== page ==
How and When to Stop Swaddling Your Baby
How and When to Stop Swaddling Your Baby
April 20, 2018

How and When to Stop Swaddling Your Baby

How and When to Stop Swaddling Your Baby.
Photo by @ladyheaton
How and When to Stop Swaddling Your Baby

While swaddling can be a lifesaver, there will come a time when your baby outgrows theirs, and it’s time to move on to sleeping without one.

How do you know it’s time to remove the swaddle? Be on the lookout for these following signs:

Your baby is not in their swaddle: I knew my son was ready to be removed from his because his arm, legs or entire body would be out of his swaddle when I went to get him in the mornings. If they can break out of it, it’s time to toss it. You don’t want your baby to start putting it over their face or head, or tangle themselves up in it.

Your baby wakes up in a different position: Rolling over from back to front in their crib can literally happen at a moment’s notice. When you check on your baby in the morning, or actually watch them do it on your monitor, it’s time to take the swaddle off so it doesn’t pose a safety/smothering threat.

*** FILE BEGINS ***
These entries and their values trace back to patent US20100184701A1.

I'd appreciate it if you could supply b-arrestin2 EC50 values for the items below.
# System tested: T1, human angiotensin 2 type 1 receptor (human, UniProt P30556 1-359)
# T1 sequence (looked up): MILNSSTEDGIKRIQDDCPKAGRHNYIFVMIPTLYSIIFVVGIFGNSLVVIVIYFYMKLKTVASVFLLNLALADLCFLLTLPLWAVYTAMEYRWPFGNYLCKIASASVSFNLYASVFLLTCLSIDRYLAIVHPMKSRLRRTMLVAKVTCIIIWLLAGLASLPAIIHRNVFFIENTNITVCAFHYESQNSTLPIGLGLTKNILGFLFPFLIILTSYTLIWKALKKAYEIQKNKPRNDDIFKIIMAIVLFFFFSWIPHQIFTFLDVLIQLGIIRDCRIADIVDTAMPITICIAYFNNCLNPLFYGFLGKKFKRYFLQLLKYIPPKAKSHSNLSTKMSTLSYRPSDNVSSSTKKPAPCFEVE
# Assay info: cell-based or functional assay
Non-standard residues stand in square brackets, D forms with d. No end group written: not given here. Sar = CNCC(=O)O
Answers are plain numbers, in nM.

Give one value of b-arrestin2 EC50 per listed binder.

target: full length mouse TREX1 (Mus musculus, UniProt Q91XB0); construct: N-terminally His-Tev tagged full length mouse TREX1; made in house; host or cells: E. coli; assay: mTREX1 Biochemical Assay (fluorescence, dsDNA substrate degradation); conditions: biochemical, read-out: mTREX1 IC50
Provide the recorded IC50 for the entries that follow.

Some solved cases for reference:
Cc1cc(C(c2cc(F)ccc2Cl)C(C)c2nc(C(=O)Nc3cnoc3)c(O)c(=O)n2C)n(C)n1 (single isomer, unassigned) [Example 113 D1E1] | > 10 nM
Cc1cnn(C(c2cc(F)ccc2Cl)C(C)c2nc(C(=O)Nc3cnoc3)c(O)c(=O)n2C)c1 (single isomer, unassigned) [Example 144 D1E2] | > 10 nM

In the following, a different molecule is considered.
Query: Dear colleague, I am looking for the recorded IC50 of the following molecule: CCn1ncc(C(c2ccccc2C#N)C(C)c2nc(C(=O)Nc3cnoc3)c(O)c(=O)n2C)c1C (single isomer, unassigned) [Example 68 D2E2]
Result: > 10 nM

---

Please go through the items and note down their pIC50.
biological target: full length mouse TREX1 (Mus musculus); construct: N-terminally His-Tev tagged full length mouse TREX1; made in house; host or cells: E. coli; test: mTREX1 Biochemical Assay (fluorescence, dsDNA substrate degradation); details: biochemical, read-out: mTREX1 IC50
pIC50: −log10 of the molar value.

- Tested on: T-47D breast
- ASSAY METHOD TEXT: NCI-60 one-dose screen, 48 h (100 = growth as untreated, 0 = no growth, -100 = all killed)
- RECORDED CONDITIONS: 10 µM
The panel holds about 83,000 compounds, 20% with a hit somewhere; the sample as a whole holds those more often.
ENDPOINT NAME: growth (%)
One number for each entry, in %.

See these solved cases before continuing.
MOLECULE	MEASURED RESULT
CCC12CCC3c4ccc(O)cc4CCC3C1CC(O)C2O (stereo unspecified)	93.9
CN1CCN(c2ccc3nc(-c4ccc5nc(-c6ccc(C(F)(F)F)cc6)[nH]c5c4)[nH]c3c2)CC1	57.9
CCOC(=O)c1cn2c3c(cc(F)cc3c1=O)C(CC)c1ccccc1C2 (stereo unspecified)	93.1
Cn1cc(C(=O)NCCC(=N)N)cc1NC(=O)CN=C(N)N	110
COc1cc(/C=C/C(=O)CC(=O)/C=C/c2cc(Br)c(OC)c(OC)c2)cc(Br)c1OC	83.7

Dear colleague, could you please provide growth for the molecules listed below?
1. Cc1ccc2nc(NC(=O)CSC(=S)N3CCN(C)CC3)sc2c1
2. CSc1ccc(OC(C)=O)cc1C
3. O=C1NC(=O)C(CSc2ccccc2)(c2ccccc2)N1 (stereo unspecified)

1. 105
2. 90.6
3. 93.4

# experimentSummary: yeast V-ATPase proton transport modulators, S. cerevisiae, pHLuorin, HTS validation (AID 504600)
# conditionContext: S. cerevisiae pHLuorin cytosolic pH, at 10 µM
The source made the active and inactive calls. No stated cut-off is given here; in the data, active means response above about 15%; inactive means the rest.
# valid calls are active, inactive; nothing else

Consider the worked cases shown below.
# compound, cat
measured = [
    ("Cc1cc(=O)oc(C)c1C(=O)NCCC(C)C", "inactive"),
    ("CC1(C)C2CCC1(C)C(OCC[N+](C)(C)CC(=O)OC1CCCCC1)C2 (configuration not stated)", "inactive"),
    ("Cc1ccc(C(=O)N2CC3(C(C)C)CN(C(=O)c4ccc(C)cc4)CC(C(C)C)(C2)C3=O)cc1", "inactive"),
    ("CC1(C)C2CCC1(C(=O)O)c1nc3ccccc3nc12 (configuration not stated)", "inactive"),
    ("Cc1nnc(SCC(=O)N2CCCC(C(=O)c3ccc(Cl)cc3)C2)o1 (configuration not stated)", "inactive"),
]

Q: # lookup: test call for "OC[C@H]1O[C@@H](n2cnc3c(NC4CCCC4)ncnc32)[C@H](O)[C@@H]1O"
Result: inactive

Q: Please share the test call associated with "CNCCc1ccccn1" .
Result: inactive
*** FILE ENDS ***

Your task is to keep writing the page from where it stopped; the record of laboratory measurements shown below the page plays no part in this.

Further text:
Your baby has outgrown their automatic reflexes: At around six months of age, your baby will stop experiencing those jolts while they are asleep, which means they’ll be able to sleep through the night soundly. So, they will not physically be in the need for a swaddle.

Your baby is able to pull themselves up in their crib: Chances are if your baby is able to pull themselves up in their crib, they are not in need of a swaddle. It won’t really do them any good at this point, as they’ll soon figure out that climbing and jumping around in their crib is much more fun than staying stationary (and it’s also time to lower your crib settings).

They appear frustrated: If baby seems uncomfortable, angry or unhappy in their swaddle, it’s time to remove it because it will have adverse effects. Think about a time when you have been pinned down or put in a small space, but didn’t want to be. That’s how they’ll feel!

Tips for Transitioning Baby Out of Their Swaddle

Here are a few tips that will help you through the process.

Swaddle overnight only: Consider removing their swaddle for nap time. This will help get them used to being “free” as they sleep and will build up their tolerance to the openness they feel in their crib, just for a short amount of time.

Swaddle every other night: Once your baby gets used to napping without a swaddle, start to remove it overnight. Put them in it one night, and give them off the next. Continue this for a week or so to see how they do. If they aren’t really missing the swaddle overnight, you may just want to take it away all together.

For more tips on transitioning baby out of swaddles, read the full article at Maternity Glow.

Kate Trout is the blogger behind Maternity Glow, where she writes about pumping and feeding tips and practical parenting tricks.

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